Gallium May Have Antibiotic-Like Properties

March 16, 2007

SEATTLE -- The metal gallium -- approved as a drug by the FDA to treat symptomatic hypercalcemia of malignancy -- may also be useful as an antimicrobial, according to researchers here.

SEATTLE, March 16 -- The metal gallium -- approved as a drug by the FDA to treat symptomatic cancer-related hypercalcemia -- may also be useful as an anti-microbial, according to researchers here.

The metal appears to act as a "Trojan horse" to bacteria, taking the place of iron that the microbes need to grow and replicate, said Pradeep K. Singh, M.D., of the University of Washington.

In mice, doses of the metal administered nasally were able to prevent death from a lethal dose of Pseudomonas aeruginosa, the researchers reported online in the Journal of Clinical Investigation, in advance of the April print issue.

When the animals' lungs were pre-treated with iron, however, the life-saving effect of the gallium was not seen, the researchers said.

The work is based on the observation that many bacteria require iron to grow and replicate and that many biological defense systems operate on the principle of denying iron to infective agents.

Gallium, a transition metal that is chemically similar to iron, has been shown to disrupt biological mechanisms that are dependent on iron, Dr. Singh and colleagues noted.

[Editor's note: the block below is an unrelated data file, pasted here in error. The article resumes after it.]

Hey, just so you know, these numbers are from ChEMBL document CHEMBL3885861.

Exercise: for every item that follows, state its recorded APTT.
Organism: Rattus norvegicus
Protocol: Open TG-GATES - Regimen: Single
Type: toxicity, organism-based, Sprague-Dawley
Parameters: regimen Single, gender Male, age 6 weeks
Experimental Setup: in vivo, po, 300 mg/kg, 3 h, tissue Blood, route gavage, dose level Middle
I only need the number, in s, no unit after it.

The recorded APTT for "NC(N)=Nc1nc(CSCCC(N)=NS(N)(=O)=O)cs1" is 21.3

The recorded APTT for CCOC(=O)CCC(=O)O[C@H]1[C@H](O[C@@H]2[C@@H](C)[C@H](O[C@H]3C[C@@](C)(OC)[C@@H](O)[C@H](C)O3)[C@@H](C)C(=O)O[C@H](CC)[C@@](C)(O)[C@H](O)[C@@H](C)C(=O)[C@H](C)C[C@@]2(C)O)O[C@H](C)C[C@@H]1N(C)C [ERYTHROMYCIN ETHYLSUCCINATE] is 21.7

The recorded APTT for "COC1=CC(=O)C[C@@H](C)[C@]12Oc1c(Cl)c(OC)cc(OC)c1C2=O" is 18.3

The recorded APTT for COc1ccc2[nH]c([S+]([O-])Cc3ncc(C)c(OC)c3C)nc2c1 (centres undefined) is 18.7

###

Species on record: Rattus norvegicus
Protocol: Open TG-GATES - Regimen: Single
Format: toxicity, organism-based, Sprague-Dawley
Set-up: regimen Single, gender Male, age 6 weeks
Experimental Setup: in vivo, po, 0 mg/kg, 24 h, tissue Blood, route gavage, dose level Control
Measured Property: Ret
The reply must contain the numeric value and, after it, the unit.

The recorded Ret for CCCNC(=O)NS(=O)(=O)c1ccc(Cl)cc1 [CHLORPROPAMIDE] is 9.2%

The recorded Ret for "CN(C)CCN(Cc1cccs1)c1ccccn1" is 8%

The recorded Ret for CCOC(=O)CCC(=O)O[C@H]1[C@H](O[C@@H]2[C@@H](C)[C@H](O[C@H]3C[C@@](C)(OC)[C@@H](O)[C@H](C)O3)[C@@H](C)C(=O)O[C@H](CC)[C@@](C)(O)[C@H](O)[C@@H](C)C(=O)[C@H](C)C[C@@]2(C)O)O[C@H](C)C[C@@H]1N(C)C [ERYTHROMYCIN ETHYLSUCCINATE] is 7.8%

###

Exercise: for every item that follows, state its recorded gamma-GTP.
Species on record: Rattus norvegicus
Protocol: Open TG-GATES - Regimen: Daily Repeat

Their animal studies confirm a range of other in vitro experiments, in which the metal was shown to have several activities that might make it useful as an antibiotic, Dr. Singh and colleagues said.

Specifically:

  • In culture, gallium inhibited the growth of P. aeruginosa, including multidrug resistant strains isolated from people with cystic fibrosis.
  • The metal prevented P. aeruginosa from forming biofilms involved in chronic bacterial infections.
  • The metal killed both free-living bacteria and bacteria in biofilms.

To test the effect of the metal in vivo, Dr. Singh and colleagues inoculated mice with P. aeruginosa strain PA103, at a dose that has been shown to cause death rapidly.

Three hours later, the mice were made to inhale a 50-microliter drop of either a gallium compound or a gallium-free vehicle.

Three days after the bacterial infection, all of the control mice had died, but more than 80% of the gallium-treated mice were still living, a difference that was significant at P